Bob: If someone wrote the story of your life, who would you like to narrate it?

Piper: Great question!  Well, I love a lot of people’s voices, but I think maybe Glenn Close or Rachel Griffiths. Strong women with a sort of twinkle of mischief in their voices. 🙂

Bob: Tell me about your upcoming projects for

Piper: I am in the midst of recording three books in a series by Kalayna Price.  It is a vampire/shape shifter series.  The first two books are complete now and should be out in early summer.  I’ll record the third book sometime in the beginning of July.  It’s a lot different doing a series than just a single book.  Tracking all the characters (and there are about 25-30 in this one just in the first two books) throughout the books takes time and focus.  Also, you have to read the whole series before you start recording the first one because there is no telling if a small character in book one will come back as the lead in book two or three!  I have fallen totally in love with this work, and I look forward to more projects in the future. 

Allison Hewitt is Trapped: A Zombie Novel by Madeleine Roux is available for download from

Check out my review of Allison Hewitt is Trapped.

Learn more about Piper Goodeve at her site:

Audiobook Review: Allison Hewitt is Trapped: A Zombie Novel by Madeleine Roux

13 05 2011

Allison Hewitt is Trapped by Madeleine Roux

Read by Piper Goodeve and a Full Cast

Audible Frontiers

Genre: Zombie Apocalypse

Quick Thoughts: A highly entertaining look at the search for safety and happiness in a brutal world, performed wonderfully by the narrator.

Grade: B+

I expect to be reviewing a lot of Zombie based audiobooks over the next few weeks. With the Audible Frontiers association with Permuted press, 5 novels based on the undead were just released this week. Joe McKinney’s Dead City trilogy is being release the end of this month, and Mira Grant’s follow-up to her Hugo nominated Feed, titled Deadline is also on its way. So, I have declared May to be Zombie Appreciation Month. The first entry in my Zombie reviewing extravaganza is Allison Hewitt is Trapped: A Zombie Novel by Madeleine Roux. As we are beginning to see more frequently, Allison Hewitt is Trapped got its start as an internet serial, whose success lead to a book deal. Personally, I like this trend, this unorthodox path to publishing.  I know there are probably those out there that feel the internet has lead to the bastardization of the publishing industry, yet, those people probably don’t enjoy stories of a brain eating undead apocalypse, so who cares what they say. For me, the most important thing is not what the origin of the novel is, but whether or not it is any good.

Zombies have become such an entertainment staple, with a multitude of movie, books, comics and even a hit series, that there seems to be push with horror writers to give there zombies a twist. For example, Brian Keene’s Zombies are actually corpses possessed by demons. Then there are Stephen King’s hive mind zombies in Cell. Madeleine Roux sticks with tradition Zombies and I am glad she did. Without having to spend time explaining the twits and turns of her version of zombies we can get right to what shines brightest in her tale, the characters. Roux’s story is structured like a series of blog entries, like JL Boune’s Day by Day Armageddon, but they read as a solid narrative detailing the struggles of the changing Zombified world. Allison Hewitt is quite a compelling character, she is in no way the superhero flawless protagonist, but a flawed human living is an increasingly inhuman world. You can feel her shocked horror as she is forced to do things she would never have considered herself able to do. It’s not a surprise that the majority of the males, whether her companions, or the commenters on her blog seem to be in love with her on some level. For those worried that this is a cutesy take on the post apocalyptic zombie genre, no need to worry, while the gore isn’t overwhelming there are plenty of brutal moments for the zombie enthusiast. What I liked most about Allison Hewitt is Trapped is it seems an everyman/women approach to the genre, not full of gun toting Special Ops types and brilliant scientist trying to save the world, but a group of normal yet endearing characters trying to find safety, and a home.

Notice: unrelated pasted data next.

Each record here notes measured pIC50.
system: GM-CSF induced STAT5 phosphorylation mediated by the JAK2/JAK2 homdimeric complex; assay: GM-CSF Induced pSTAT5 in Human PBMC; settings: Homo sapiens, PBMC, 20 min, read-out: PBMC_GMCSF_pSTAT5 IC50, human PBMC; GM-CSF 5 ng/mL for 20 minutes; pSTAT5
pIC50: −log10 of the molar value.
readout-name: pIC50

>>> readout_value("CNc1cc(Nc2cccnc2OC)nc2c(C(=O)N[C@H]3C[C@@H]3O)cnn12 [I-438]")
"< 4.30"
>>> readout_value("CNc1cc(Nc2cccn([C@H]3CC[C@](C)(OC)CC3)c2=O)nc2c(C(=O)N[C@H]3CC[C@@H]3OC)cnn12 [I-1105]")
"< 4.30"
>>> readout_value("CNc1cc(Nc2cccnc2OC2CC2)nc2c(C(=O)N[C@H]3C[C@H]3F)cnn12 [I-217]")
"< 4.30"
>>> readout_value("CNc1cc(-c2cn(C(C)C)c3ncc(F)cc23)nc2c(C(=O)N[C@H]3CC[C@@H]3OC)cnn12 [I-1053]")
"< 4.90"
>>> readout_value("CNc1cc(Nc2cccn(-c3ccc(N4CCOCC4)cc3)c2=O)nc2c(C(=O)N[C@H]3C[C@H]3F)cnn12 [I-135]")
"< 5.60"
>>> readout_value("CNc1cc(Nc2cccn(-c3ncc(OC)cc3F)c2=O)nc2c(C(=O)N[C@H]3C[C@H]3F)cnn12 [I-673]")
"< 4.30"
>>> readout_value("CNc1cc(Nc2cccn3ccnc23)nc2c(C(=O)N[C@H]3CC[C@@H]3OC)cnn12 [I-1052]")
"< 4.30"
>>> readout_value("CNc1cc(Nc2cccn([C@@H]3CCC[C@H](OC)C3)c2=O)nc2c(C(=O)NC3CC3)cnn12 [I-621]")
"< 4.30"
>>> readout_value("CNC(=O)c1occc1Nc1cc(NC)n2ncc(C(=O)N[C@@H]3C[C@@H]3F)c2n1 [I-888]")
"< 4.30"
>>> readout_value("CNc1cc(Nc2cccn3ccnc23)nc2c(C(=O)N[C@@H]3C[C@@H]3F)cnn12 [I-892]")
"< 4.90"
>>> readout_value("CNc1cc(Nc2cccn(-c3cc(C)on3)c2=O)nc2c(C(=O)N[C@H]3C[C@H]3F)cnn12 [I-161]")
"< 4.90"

Piper Goodeve is the main narrator for this tale, and I sort of feel like I may have a crush on her voice. For someone relatively new to the industry she reads the story like a veteran. Her voice is perfect for Allison, not the sultry seductress, or the stoic stateswomen, but just a solid everywoman. Her characterizations are strong as well, whether it is the soft English tones on the radio, or an ornery horny doctor, she finds the right tone for them, without making them into caricatures. The production used a multitude of unaccredited voice actors to handle the blog commentors. While I liked this, I wasn’t a huge fan of the sound of typing in the background, it just seemed unnecessary. My favorite commentors where the fiery Reverend, Brooklyn Girl, and the strong, yet soft spoken Isaac who seemed to serve as almost a stabilizing force for Allison. If you are looking for a bloody gory Zombie kill fest were chopping of heads is more important the overall story, you may not enjoy Allison Hewitt is Trapped, but if you want a highly entertaining look at the search for safety and happiness in a brutal world, I recommend you check it out.